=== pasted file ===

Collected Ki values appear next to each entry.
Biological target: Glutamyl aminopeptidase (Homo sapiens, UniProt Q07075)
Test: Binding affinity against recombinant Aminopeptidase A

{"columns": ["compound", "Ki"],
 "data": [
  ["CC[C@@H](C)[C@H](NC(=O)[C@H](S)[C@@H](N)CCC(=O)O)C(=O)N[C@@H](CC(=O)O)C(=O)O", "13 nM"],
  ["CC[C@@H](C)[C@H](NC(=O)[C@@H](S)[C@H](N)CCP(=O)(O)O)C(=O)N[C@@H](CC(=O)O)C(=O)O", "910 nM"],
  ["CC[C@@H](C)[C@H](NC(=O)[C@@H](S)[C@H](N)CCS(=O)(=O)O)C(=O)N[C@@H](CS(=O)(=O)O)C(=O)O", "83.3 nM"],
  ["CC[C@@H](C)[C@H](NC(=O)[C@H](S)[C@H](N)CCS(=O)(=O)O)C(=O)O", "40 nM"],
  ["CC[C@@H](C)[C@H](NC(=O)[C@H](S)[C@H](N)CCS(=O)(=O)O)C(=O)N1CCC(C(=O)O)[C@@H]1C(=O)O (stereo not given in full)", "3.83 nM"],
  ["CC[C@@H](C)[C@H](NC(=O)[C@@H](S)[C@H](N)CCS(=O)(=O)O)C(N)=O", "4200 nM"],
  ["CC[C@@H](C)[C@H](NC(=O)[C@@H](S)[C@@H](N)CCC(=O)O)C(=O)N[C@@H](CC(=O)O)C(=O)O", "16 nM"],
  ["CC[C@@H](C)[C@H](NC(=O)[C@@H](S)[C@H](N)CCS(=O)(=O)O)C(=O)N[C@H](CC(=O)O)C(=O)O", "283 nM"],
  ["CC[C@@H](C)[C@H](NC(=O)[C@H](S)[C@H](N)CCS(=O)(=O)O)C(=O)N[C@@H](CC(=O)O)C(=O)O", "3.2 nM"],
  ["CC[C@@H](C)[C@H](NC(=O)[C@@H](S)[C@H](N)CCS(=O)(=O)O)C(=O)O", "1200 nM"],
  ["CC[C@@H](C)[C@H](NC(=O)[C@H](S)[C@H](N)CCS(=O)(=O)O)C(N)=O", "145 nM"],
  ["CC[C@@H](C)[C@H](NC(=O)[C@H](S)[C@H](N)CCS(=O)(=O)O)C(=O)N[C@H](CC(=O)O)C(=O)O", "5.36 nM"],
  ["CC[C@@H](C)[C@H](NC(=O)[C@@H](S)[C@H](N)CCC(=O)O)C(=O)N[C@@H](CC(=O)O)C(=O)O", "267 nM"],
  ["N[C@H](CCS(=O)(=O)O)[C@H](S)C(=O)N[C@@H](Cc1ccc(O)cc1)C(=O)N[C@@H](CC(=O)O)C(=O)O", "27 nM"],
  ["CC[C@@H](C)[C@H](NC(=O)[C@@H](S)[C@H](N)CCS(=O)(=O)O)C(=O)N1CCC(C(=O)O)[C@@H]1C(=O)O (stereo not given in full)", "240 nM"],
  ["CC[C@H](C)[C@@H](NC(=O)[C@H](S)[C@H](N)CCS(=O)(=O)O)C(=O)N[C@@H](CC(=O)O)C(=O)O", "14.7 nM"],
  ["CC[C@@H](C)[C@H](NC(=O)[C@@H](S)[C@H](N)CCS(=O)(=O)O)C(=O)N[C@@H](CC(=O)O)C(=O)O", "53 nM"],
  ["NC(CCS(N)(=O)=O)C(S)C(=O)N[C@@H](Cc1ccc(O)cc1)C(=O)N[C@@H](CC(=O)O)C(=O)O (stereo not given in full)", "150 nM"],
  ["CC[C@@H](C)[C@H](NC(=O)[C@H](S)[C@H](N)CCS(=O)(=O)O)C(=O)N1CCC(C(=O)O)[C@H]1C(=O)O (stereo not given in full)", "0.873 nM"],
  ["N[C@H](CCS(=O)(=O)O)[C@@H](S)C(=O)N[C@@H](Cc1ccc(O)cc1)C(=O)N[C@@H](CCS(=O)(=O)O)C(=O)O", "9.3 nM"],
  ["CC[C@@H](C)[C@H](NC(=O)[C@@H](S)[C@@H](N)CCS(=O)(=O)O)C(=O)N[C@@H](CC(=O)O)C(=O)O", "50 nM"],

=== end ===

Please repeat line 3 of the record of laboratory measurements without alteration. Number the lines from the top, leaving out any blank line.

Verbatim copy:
Test: Binding affinity against recombinant Aminopeptidase A